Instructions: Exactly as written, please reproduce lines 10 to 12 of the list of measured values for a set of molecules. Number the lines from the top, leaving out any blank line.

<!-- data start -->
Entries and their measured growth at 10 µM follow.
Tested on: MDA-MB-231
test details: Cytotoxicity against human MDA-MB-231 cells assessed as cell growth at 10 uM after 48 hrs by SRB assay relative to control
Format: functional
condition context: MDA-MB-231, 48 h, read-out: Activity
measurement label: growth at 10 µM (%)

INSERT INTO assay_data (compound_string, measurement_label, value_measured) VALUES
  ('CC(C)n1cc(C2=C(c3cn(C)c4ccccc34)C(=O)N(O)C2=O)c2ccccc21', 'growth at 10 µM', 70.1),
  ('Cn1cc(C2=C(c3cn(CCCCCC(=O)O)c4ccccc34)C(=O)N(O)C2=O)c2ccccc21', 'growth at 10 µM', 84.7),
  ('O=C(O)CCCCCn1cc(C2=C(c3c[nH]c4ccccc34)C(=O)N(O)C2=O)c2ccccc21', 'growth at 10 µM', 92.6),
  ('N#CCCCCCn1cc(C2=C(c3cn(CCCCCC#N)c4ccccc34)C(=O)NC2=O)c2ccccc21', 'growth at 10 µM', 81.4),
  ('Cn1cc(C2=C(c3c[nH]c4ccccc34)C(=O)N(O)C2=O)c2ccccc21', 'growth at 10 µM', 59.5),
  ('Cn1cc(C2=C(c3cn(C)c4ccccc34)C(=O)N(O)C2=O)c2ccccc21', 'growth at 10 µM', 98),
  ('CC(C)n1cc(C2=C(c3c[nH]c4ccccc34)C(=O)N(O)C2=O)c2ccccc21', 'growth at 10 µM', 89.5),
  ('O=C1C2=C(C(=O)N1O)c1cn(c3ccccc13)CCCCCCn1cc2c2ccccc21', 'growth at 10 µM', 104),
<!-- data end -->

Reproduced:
  ('O=C(O)CCCCCn1cc(C2=C(c3c[nH]c4ccccc34)C(=O)N(O)C2=O)c2ccccc21', 'growth at 10 µM', 92.6),
  ('N#CCCCCCn1cc(C2=C(c3cn(CCCCCC#N)c4ccccc34)C(=O)NC2=O)c2ccccc21', 'growth at 10 µM', 81.4),
  ('Cn1cc(C2=C(c3c[nH]c4ccccc34)C(=O)N(O)C2=O)c2ccccc21', 'growth at 10 µM', 59.5),